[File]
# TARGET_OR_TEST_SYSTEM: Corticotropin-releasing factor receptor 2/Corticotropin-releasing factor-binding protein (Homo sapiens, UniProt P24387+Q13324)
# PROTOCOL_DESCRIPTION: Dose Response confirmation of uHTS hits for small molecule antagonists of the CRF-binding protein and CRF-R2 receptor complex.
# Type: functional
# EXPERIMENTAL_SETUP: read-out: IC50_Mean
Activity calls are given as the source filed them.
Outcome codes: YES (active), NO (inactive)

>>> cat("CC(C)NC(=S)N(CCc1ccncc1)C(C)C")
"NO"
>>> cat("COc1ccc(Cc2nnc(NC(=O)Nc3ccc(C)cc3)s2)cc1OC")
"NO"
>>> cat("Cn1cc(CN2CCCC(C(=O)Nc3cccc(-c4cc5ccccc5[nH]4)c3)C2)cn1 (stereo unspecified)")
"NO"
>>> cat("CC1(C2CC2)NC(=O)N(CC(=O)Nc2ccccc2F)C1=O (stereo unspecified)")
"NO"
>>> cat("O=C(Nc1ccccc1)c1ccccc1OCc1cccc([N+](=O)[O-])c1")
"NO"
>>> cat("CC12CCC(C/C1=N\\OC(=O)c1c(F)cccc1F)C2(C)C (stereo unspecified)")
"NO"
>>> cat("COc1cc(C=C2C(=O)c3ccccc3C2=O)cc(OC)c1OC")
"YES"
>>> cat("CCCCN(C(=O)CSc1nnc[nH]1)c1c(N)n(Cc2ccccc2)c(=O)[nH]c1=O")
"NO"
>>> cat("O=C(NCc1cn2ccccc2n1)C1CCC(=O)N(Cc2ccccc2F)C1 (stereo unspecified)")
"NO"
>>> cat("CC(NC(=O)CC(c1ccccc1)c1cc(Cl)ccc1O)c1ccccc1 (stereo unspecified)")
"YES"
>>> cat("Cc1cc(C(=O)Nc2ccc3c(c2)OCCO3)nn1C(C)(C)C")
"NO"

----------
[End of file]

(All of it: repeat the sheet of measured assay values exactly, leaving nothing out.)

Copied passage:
# TARGET_OR_TEST_SYSTEM: Corticotropin-releasing factor receptor 2/Corticotropin-releasing factor-binding protein (Homo sapiens, UniProt P24387+Q13324)
# PROTOCOL_DESCRIPTION: Dose Response confirmation of uHTS hits for small molecule antagonists of the CRF-binding protein and CRF-R2 receptor complex.
# Type: functional
# EXPERIMENTAL_SETUP: read-out: IC50_Mean
Activity calls are given as the source filed them.
Outcome codes: YES (active), NO (inactive)

>>> cat("CC(C)NC(=S)N(CCc1ccncc1)C(C)C")
"NO"
>>> cat("COc1ccc(Cc2nnc(NC(=O)Nc3ccc(C)cc3)s2)cc1OC")
"NO"
>>> cat("Cn1cc(CN2CCCC(C(=O)Nc3cccc(-c4cc5ccccc5[nH]4)c3)C2)cn1 (stereo unspecified)")
"NO"
>>> cat("CC1(C2CC2)NC(=O)N(CC(=O)Nc2ccccc2F)C1=O (stereo unspecified)")
"NO"
>>> cat("O=C(Nc1ccccc1)c1ccccc1OCc1cccc([N+](=O)[O-])c1")
"NO"
>>> cat("CC12CCC(C/C1=N\\OC(=O)c1c(F)cccc1F)C2(C)C (stereo unspecified)")
"NO"
>>> cat("COc1cc(C=C2C(=O)c3ccccc3C2=O)cc(OC)c1OC")
"YES"
>>> cat("CCCCN(C(=O)CSc1nnc[nH]1)c1c(N)n(Cc2ccccc2)c(=O)[nH]c1=O")
"NO"
>>> cat("O=C(NCc1cn2ccccc2n1)C1CCC(=O)N(Cc2ccccc2F)C1 (stereo unspecified)")
"NO"
>>> cat("CC(NC(=O)CC(c1ccccc1)c1cc(Cl)ccc1O)c1ccccc1 (stereo unspecified)")
"YES"
>>> cat("Cc1cc(C(=O)Nc2ccc3c(c2)OCCO3)nn1C(C)(C)C")
"NO"

----------